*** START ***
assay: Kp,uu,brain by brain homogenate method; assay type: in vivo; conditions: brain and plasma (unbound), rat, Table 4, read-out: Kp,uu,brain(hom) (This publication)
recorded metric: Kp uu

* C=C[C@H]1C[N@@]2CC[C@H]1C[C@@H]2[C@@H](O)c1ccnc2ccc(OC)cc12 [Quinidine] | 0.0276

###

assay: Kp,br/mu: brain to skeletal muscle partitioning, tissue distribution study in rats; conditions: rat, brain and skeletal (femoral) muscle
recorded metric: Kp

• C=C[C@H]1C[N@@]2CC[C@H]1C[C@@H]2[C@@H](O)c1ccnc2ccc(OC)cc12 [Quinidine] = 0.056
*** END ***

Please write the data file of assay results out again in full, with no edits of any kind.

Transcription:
assay: Kp,uu,brain by brain homogenate method; assay type: in vivo; conditions: brain and plasma (unbound), rat, Table 4, read-out: Kp,uu,brain(hom) (This publication)
recorded metric: Kp uu

* C=C[C@H]1C[N@@]2CC[C@H]1C[C@@H]2[C@@H](O)c1ccnc2ccc(OC)cc12 [Quinidine] | 0.0276

###

assay: Kp,br/mu: brain to skeletal muscle partitioning, tissue distribution study in rats; conditions: rat, brain and skeletal (femoral) muscle
recorded metric: Kp

• C=C[C@H]1C[N@@]2CC[C@H]1C[C@@H]2[C@@H](O)c1ccnc2ccc(OC)cc12 [Quinidine] = 0.056